Consequently, in the near term, residents ‘consider themselves more vulnerable to the consequences of abrupt policy shifts in response to climate change than they do to climate change per se—a notion of vulnerability that stands in stark contrast to the expert framings of vulnerability’ (Fincher et al. 2014, p. 208). As we will discuss in Chapter 9, rethinking these everyday temporalities is one of the ways we can rupture linear time and also develop new, more sustainable, sociotemporal patterns. It also opens opportunities to revisit the past, and maintain or retrieve old practices.

Conclusion The Anthropocene exposes the limitations of linear time. We cannot return to the past. But nor is the future any longer a location of hope, a time/space of improvement and progress, and of better lives for our children and grandchildren. Instead it has become an unimaginable time/space of potential catastrophe, of the undoing of modernity. While I will consider in the

conclusion to the book the way in which the Anthropocene takes us into new kinds of time, the focus here is, rather, that it forces us to confront the limitations of how we use and understand time today. I have used the example of the Edenic Sciences, arguing they are prone to a particular kind of grief because of their adherence to past baselines. To reiterate from Chapter 2, the work of mourning is important and necessary. To some extent this work has gone unarticulated, or has been expressed in anxious, awkward ways, because the emotions of grief are difficult to reconcile within the sphere of dispassionate science. Bearing or holding grief provides a way for researchers to voice these feelings, while still doing good science. But we can also deal with loss more effectively if we are clear-eyed about those things that we never had. These uncertain futures demand different and more mobile kinds of thinking about both space and time. Note here that I am not arguing we do away with the past in our imagination of the future, rather that we need to weave different temporalities together in new ways. The biodiversity conservation discussion suggests that one of the Anthropocenean characteristics deserving of greater consideration is openness to shifting and less linear temporalities. A less linear, more dynamic temporal framing may include rendering a more sophisticated sense of lifetimes and allowing for both long and short lead times between decisions and consequences (Stafford Smith et al. 2011). We are living in the Anthropocene as we work on it. We necessarily have to work all this out as we go along, only partially with hindsight. As scholars we are in and of this history, and need to attend to the processes of category and thought construction just as much as the historical evidence of concern. A more contingent understanding of the Anthropocene is not only more historically accurate, it also provides more realistic and less fatalistic pathways to the future. If we are assuming humans will be part of the future, how can we articulate and enact the necessary creative human interventions? And how can we think the character of the human more constructively than has been done in the past? This is the theme of Chapter 4.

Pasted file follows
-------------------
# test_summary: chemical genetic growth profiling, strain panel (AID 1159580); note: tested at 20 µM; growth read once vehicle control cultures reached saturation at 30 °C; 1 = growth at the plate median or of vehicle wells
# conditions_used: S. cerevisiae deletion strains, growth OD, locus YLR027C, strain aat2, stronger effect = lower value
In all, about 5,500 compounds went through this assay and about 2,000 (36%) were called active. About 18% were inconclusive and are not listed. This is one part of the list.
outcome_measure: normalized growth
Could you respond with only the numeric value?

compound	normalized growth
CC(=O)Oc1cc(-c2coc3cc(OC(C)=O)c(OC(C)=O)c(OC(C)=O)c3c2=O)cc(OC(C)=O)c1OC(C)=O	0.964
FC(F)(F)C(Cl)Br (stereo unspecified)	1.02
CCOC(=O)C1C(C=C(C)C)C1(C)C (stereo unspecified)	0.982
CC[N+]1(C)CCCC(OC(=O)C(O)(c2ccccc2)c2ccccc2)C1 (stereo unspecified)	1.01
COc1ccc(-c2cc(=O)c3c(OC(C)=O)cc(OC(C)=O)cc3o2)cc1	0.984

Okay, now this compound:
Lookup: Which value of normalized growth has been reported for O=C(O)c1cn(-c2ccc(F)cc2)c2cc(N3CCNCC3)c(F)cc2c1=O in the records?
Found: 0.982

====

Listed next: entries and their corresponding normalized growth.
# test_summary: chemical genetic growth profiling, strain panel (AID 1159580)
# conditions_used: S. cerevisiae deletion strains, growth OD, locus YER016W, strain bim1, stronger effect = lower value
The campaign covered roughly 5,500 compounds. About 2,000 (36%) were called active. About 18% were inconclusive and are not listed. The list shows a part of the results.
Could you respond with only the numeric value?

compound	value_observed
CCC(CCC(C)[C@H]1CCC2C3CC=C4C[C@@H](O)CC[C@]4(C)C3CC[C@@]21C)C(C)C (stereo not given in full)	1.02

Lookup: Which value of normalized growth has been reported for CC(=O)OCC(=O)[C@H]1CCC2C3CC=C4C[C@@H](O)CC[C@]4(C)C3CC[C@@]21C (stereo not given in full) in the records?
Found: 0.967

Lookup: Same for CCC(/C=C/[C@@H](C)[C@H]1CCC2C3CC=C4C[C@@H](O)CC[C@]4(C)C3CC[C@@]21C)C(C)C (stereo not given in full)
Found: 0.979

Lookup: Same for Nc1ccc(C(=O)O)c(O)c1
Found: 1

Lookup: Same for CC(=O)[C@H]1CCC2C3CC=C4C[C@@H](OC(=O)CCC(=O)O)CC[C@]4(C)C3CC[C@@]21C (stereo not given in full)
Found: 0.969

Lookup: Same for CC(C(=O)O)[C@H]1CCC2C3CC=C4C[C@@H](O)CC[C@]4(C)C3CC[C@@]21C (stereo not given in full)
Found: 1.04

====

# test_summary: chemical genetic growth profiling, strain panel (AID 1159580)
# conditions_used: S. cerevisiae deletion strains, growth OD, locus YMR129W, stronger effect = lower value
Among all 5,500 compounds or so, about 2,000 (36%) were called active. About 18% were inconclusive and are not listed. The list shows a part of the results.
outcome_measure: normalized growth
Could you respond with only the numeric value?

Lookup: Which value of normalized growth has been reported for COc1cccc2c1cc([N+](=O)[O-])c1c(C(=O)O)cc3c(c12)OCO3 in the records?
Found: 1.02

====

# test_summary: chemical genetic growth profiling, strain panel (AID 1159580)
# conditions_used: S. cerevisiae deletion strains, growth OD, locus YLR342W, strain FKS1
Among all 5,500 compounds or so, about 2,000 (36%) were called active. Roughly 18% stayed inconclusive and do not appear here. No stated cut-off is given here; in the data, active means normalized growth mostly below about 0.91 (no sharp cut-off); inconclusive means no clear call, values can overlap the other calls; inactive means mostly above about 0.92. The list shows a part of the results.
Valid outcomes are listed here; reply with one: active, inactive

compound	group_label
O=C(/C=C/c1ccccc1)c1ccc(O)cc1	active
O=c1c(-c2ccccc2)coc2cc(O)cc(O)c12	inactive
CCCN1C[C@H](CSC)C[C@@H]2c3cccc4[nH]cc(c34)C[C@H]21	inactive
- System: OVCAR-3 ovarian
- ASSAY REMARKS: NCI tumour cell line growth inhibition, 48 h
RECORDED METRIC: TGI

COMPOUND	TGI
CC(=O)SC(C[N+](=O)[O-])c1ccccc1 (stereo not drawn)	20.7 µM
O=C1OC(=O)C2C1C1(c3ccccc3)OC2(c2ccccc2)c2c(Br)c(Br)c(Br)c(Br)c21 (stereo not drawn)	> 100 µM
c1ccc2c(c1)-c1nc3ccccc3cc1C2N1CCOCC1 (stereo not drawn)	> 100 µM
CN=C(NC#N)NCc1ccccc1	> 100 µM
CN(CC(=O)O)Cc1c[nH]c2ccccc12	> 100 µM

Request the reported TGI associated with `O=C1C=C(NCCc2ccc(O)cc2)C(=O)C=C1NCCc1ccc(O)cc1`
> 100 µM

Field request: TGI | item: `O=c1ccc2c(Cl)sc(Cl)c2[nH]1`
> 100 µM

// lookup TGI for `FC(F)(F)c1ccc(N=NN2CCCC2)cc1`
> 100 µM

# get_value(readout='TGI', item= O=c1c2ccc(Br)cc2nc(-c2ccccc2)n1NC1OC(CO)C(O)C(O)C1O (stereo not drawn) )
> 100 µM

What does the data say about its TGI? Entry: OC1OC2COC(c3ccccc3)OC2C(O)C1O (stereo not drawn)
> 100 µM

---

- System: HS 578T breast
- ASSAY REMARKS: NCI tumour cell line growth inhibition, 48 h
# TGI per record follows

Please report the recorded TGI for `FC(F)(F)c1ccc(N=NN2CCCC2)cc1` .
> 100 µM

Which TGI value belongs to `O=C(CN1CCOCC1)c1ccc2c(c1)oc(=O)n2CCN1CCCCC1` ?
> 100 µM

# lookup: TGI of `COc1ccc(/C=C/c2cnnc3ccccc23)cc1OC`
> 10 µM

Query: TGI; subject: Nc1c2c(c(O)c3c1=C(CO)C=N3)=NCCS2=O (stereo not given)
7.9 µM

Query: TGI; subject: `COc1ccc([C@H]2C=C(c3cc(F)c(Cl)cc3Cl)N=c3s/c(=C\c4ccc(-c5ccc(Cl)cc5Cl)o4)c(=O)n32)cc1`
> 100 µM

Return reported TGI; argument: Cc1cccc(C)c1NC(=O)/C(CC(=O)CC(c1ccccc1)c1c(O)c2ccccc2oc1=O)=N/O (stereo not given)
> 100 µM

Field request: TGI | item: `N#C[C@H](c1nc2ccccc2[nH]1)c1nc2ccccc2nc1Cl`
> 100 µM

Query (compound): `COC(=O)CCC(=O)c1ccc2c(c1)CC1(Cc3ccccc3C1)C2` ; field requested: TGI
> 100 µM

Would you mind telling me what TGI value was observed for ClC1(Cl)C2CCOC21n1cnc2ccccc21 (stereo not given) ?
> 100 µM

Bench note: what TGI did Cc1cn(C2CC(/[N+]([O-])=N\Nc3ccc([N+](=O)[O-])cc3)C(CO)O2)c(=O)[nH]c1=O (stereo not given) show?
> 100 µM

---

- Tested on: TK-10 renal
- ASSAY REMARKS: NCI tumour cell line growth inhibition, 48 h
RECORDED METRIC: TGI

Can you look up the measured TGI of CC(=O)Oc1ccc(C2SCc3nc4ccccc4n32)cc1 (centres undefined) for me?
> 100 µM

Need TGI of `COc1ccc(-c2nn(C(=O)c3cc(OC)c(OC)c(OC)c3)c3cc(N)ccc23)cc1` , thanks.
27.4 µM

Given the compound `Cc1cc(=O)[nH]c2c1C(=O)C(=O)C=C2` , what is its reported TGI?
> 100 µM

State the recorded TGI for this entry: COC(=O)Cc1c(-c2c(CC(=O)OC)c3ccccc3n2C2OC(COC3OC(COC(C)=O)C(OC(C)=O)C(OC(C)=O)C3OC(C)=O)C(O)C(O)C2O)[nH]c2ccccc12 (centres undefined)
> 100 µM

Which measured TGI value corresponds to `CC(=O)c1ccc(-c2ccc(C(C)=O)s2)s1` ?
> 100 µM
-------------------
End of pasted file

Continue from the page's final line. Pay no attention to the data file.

Notes 1 The slide series is preserved in the National Library of Australia collection (http://nla.gov.au/nla.pic-vn3885846). Last accessed 23 July 2015. 2 The Lake Pedder Restoration Committee (www.lakepedder.org/) have held a number of events to work towards the draining of the larger lake, and restoration of the original Lake Pedder (https://lakepedder.wordpress.com/). Last accessed 23 July 2015. 3 The stages were denial, anger, bargaining, depression and acceptance. As discussed in Chapter 2, contemporary psychiatric understandings see the grieving process as less predictable than this.